Living with credit

My 3-part, no-ramen-noodle student loan repayment plan

Sienna Kossman

In approximately 60 days I have to start making payments toward my $24,733.65 student loan balance and I’d be lying if I said that debt burden wasn’t already weighing on my mind.

It’s not the addition of another monthly bill that worries me, it’s the fear of not being able to pay them off effectively and end up still dealing with the debt in my middle aged-years.

The national average for student loan debt is approximately $29,400, according to the Institute for College Access and Success, so in that sense I am already a bit ahead of the curve, but that doesn’t make my balance seem any smaller right now.


But, instead of fretting about how quickly the six-month no-payment grace period flew by, I’ve come up with a plan.

The only way to pay off debt faster is to make larger payments, so I’m going to approach it just like I would a credit card balance: Pay more than the required minimum payment as often as I can.

However, I really don’t want to go back to a stretched-thin college budget and ramen noodle diet. I’m willing to make financial cuts and compromises, but don’t want student loans controlling every aspect of my life, if possible.

To find a balance, I’m implementing my own personal three-part money strategy to help get my finances on track for larger loan payments in the coming months. I call it my “Financially Fit While Still Feasting on Fresh Food” plan.

1. Follow a monthly spending plan

To avoid a complicated and hard-to-stick-with budget, I’m keeping it simple. I’m working on what I hope will be an easy way to tell how much money I have, or don’t have, to spend on both bills and the occasional overpriced coffee drink or Friday night out.

Right now I have a monthly calendar on my fridge that has notes of when each bill is due and how much it will be. This has been a really good visual reminder of what I need to prepare for ahead of time. For this student loan plan, I’m going to take this method a step further to make it more comprehensive.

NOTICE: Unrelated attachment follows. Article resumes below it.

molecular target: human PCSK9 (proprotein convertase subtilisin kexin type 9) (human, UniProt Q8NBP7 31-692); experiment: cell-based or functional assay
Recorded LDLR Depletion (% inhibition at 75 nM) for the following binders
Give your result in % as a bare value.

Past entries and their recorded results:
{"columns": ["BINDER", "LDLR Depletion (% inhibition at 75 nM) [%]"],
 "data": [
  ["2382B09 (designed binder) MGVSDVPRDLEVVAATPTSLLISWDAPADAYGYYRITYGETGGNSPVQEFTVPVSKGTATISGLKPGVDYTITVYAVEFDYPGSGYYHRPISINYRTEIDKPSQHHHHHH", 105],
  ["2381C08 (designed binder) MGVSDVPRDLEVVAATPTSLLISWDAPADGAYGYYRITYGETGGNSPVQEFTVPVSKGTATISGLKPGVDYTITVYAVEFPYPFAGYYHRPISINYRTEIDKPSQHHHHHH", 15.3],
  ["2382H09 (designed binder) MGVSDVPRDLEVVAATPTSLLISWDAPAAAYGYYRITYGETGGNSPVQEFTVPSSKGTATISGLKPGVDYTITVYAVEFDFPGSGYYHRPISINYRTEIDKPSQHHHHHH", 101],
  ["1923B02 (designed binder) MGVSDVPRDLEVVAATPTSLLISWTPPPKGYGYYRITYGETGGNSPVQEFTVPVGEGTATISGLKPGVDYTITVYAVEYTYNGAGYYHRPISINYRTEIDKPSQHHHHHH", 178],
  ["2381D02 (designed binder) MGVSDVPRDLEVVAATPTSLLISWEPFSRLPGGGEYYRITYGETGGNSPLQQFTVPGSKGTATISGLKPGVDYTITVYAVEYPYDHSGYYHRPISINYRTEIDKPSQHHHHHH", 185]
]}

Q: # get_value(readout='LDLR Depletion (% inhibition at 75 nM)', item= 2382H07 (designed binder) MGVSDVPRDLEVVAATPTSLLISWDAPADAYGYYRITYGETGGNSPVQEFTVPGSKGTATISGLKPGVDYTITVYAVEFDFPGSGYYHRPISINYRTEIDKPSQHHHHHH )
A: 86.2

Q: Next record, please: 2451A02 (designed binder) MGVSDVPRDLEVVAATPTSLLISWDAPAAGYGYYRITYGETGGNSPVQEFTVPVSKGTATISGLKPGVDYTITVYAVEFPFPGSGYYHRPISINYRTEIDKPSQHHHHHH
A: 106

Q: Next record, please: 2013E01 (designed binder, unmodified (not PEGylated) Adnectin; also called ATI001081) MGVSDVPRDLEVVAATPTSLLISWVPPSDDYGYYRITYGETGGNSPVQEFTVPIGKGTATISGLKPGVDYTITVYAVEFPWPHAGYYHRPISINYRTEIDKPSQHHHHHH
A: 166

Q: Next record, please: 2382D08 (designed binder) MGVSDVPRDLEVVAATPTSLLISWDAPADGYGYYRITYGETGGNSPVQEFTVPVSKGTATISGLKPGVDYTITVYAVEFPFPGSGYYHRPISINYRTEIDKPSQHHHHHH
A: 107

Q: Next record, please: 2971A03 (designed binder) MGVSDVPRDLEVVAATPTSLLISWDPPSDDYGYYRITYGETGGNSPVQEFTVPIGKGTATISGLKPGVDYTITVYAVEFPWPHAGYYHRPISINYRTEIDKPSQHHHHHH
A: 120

After balancing my income with my expenses, I’m going to note on the calendar at the end of each week how much spending money I will have left after all that week’s necessary expenses are covered, including an estimated student loan payment when that kicks in.

Then, because I’m an avid user of my phone as a reminder tool, I’ll take a picture of the completed calendar and keep it easily accessible on my home screen, so I always have an idea of what my spending limitations (or freedoms) are.

2. More cash, less plastic

I’m not running around swiping my debit and credit cards left and right, but it sure is easy to pay for another $5 coffee with a card. Your plastic is always there in your wallet. It doesn’t instantly show you just how much those here-and-there purchases add up the way an empty pocket does.

Cash is tangible. Although it’s starting to seem like a foreign payment method, cash will let me keep an eye on smaller day-to-day expenses, so it’s something I plan on using more of.

I’ve read stories about people switching over to cash entirely to prevent overspending, but credit and debit cards are useful tools and for me, cutting them out is impractical. I will still pay for larger, planned expenses, such as my cellphone bill and weekly groceries, with my cards, but I am going to take whatever my budget’s weekly spending money is out in cash.

This way, if it’s not a planned expense and I don’t have the cash for it, I can’t follow through with it, but I can still indulge every once in a while.

The goal is that this will help me save $5 and $10 here and there over the course of a month that can then be added on to that month’s student loan payment.

3. Shed excess amenities

This last strategy is pretty straightforward: If I don’t need it, I’m not going to pay for it.

I recently visited my cellphone provider to see if I could reduce my data plan, since I wasn’t even close to using everything I was paying for. By asking a few questions and being willing to more carefully monitor my cellphone use, I was able to reduce my monthly bill by almost $40. I think I lucked out in this situation but it really made me think about what else I am paying for that I probably don’t need to be.

I’ve since decided to not purchase a cable TV plan and just stick to Internet TV and movie services for now. In June, when I have to renew my car insurance, I plan on shopping around to see if I can get a better deal for the basic liability coverage I need. And lastly, I’ve turned down my water heater. There is no sense in paying for unnecessarily hot water during a Texas summer.

Re-evaluating my spending will also help me prepare for my next student loan repayment step: officially choosing a payment plan.

If you are or were in a similar student loan situation, what has worked for you? I welcome any money-saving tips you may have, even if it just knocks off that 65 cents trailing on the end of my balance. Every little bit will make a difference.

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